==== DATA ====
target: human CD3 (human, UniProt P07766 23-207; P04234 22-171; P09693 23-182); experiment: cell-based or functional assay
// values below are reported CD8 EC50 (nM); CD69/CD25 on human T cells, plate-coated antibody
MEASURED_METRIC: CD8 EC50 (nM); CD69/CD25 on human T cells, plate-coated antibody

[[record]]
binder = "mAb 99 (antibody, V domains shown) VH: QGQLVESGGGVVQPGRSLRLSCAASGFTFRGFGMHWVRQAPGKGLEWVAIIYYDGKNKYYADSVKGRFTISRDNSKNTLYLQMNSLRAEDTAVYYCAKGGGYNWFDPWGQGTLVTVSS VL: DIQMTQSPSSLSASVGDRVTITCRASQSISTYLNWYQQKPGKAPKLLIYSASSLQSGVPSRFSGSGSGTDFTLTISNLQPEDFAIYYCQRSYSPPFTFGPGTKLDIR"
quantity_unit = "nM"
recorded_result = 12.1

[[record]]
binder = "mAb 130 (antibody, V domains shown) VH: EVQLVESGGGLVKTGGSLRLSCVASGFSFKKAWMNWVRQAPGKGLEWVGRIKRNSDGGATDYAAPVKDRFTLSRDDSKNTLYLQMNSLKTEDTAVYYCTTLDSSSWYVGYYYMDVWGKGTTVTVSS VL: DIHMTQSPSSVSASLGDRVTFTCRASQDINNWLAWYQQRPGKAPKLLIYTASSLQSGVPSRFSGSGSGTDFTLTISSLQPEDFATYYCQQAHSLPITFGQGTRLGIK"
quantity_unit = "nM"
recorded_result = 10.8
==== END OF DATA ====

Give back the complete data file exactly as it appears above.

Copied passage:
target: human CD3 (human, UniProt P07766 23-207; P04234 22-171; P09693 23-182); experiment: cell-based or functional assay
// values below are reported CD8 EC50 (nM); CD69/CD25 on human T cells, plate-coated antibody
MEASURED_METRIC: CD8 EC50 (nM); CD69/CD25 on human T cells, plate-coated antibody

[[record]]
binder = "mAb 99 (antibody, V domains shown) VH: QGQLVESGGGVVQPGRSLRLSCAASGFTFRGFGMHWVRQAPGKGLEWVAIIYYDGKNKYYADSVKGRFTISRDNSKNTLYLQMNSLRAEDTAVYYCAKGGGYNWFDPWGQGTLVTVSS VL: DIQMTQSPSSLSASVGDRVTITCRASQSISTYLNWYQQKPGKAPKLLIYSASSLQSGVPSRFSGSGSGTDFTLTISNLQPEDFAIYYCQRSYSPPFTFGPGTKLDIR"
quantity_unit = "nM"
recorded_result = 12.1

[[record]]
binder = "mAb 130 (antibody, V domains shown) VH: EVQLVESGGGLVKTGGSLRLSCVASGFSFKKAWMNWVRQAPGKGLEWVGRIKRNSDGGATDYAAPVKDRFTLSRDDSKNTLYLQMNSLKTEDTAVYYCTTLDSSSWYVGYYYMDVWGKGTTVTVSS VL: DIHMTQSPSSVSASLGDRVTFTCRASQDINNWLAWYQQRPGKAPKLLIYTASSLQSGVPSRFSGSGSGTDFTLTISSLQPEDFATYYCQQAHSLPITFGQGTRLGIK"
quantity_unit = "nM"
recorded_result = 10.8